According to the 2018 Recydling Industry Yearbook published by ISRI, scrap recyclers in the United States processed a total of approximately 130 million tons of scrap metal, as well as non-metal materials. For metals, the report noted that the 2017 volume of scrap material processed in the United States included 66 million metric tons of iron and steel, over 5 million tons of aluminum, almost 12 million tons of copper, over a million in lead, and over 60,000 tons of zinc.
How does all that metal get processed? The scrap recycling industry directly and indirectly supports more than 534,000 jobs. The U.S. Bureau of Labor Statistics reports that keeping a constant flow of recyclables collected, sorted, processed, and sold requires a proficient staff:
Getting recyclables from waste bins to manufacturers requires different types of workers. Drivers collect the recyclables and transport them to a MRF, at which sorters, plant managers, and technicians and mechanics work. Skilled personnel in support roles, such as sales and logistics, are also essential to the recycling industry. Larger recycling firms also employ workers in many other occupations, including management and human resources, but these occupations are not covered in this report.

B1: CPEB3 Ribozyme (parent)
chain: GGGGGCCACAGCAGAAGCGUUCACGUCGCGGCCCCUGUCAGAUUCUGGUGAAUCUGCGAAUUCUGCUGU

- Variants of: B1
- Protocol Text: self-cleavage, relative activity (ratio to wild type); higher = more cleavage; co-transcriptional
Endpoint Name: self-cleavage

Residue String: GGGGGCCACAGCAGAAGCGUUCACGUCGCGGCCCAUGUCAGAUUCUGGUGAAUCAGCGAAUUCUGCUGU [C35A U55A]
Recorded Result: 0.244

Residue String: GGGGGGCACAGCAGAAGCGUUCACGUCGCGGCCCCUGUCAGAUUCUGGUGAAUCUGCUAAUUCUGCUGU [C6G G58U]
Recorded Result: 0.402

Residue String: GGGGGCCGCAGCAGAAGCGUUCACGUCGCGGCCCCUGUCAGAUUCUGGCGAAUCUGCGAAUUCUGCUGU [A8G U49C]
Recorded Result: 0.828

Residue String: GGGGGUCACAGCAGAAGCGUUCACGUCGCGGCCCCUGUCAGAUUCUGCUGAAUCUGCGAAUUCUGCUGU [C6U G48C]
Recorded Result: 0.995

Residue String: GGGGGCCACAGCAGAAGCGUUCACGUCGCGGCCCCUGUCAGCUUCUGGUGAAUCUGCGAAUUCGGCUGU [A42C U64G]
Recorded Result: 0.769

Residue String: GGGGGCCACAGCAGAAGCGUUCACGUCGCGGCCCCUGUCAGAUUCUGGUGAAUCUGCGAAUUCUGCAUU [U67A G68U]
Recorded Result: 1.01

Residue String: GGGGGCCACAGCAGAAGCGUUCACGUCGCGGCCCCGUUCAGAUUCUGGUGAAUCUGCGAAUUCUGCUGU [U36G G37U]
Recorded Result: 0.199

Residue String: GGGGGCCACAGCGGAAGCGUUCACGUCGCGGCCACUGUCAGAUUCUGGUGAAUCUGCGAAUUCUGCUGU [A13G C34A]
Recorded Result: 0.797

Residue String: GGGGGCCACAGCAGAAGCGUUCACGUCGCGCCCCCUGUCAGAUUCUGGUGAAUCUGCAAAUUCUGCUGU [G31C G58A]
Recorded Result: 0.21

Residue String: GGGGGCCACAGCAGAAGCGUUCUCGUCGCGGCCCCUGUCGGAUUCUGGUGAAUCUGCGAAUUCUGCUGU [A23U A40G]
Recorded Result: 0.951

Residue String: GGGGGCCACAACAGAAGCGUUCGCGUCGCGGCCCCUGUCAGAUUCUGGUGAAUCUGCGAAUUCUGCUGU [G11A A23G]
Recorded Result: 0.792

What’s all this mean? That there are a lot of hardworking people in the scrap metal recycling industry who deserve to be celebrated on Monday.
Labor Day, the first Monday in September, is a creation of the labor movement and according to the US Dept. of Labor “is dedicated to the social and economic achievements of American workers. It constitutes a yearly national tribute to the contributions workers have made to the strength, prosperity, and well-being of our country.”
Happy Labor Day to all scrap metal recycling workers.
Editor’s Note: Want to learn about some of the scrap metal recycling technology used for identifying and sorting the metals or for helping to ensure radioactively contaminated scrap doesn’t enter the waste stream, visit our website for free white papers, application notes, infographics, and videos.